New survey raises concerns over disaster recovery plans
LONDON – Although almost all UK companies back up their critical IT systems and data, more than a quarter of them still do not have a disaster recovery plan in place, according to the 2008 Information Security Breaches Survey (ISBS), which was carried out by a consortium led by PricewaterhouseCoopers on behalf of the Department for Business, Enterprise & Regulatory Reform (BERR).
The survey found that half of those that do have plans fail to test them and that 15% of companies do not take their backups off site. This is despite that fact that 92% of businesses now consider disaster recovery planning an important driver of their IT expenditure.
Some 68% of companies polled believe business continuity in a disaster situation is a very important driver of their information security expenditure, and a further 24% say it is important. Only 2% say it is not very important. And UK businesses are certainly improving their protection: 99% of UK companies back up their critical systems and data, with 86% doing this at least on a daily basis. Some 85% of all UK companies take their backups off site (up from 76% two years ago); 91% of large businesses take their backups off site. Seventy-two percent of all UK businesses have a disaster recovery plan in place, up from 58% two years ago. Of which, 91% of large companies have a disaster recovery plan.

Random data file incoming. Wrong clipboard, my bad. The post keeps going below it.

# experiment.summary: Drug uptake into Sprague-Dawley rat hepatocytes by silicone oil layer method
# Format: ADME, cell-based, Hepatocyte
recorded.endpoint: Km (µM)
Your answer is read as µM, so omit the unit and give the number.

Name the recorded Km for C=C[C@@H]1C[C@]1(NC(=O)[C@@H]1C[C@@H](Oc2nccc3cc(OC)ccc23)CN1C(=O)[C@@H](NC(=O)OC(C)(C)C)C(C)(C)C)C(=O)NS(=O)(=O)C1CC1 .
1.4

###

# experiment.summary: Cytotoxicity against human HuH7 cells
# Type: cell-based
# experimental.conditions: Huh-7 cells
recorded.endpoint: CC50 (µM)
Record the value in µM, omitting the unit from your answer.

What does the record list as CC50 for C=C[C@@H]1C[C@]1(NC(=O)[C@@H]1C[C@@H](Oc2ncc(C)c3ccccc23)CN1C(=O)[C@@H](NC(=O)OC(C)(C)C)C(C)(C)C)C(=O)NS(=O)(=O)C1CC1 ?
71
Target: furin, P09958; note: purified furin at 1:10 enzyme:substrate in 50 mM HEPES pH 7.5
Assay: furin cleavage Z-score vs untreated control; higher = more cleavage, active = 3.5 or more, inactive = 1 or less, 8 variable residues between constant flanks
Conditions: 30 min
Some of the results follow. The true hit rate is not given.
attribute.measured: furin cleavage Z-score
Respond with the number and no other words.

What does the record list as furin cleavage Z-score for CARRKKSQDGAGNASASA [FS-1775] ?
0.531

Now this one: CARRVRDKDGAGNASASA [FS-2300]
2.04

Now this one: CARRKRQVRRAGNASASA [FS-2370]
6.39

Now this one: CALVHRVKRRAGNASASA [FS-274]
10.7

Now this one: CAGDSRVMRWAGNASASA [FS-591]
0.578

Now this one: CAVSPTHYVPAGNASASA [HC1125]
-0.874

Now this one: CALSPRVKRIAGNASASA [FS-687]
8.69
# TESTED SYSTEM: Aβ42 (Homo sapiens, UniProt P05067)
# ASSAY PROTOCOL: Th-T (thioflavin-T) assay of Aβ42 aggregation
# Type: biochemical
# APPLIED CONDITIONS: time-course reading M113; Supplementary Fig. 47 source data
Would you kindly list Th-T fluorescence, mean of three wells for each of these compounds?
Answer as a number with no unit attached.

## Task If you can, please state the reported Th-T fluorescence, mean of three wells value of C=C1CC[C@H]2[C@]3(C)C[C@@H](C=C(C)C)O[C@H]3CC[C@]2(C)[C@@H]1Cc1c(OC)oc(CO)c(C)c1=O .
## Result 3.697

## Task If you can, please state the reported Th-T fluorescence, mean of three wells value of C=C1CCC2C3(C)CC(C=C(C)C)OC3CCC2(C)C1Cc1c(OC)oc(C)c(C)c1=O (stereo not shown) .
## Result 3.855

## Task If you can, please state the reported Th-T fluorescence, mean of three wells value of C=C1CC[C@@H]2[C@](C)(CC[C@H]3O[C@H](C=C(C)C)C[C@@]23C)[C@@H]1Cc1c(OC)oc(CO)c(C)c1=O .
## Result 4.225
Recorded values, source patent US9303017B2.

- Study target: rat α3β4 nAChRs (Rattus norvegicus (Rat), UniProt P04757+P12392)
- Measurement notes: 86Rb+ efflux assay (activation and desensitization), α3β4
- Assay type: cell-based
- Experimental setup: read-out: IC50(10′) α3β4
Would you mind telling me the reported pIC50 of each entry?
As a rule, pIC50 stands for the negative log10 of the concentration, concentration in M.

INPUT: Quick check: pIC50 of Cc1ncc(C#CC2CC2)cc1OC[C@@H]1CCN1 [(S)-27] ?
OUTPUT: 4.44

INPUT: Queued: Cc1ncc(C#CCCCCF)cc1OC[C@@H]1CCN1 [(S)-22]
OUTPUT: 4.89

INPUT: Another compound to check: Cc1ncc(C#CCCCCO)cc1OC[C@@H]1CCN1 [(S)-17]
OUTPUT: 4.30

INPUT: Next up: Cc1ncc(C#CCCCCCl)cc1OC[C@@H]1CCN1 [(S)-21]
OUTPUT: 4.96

However, there are still concerns about the effectiveness of these controls. The survey found that 28% of companies do not have a disaster recovery plan in place, almost half of the disaster recovery plans have not been tested in the past year, 10% of companies with a disaster recovery plan do not store backups off site, 31% have no contingency plan in place in case of a systems failure or data corruption incident and a further 10% found their contingency plan to be ineffective.
The south-west has now overtaken London as the region with the most disaster recovery plans in place (possibly as a result of last year’s floods), but fewer of these plans are tested than in other regions.
“It is encouraging to see that almost every UK business makes backups and the vast majority now take these backups off site. The risks are well understood; it does not take an incident to raise awareness,” said Chris Potter, a partner at PricewaterhouseCoopers who led the survey. “The number of companies with a disaster recovery plan has gone up. However, experience shows that plans are only effective if regularly tested. It is a concern that only half of plans have been tested in the past year.”
Topics: Business continuity
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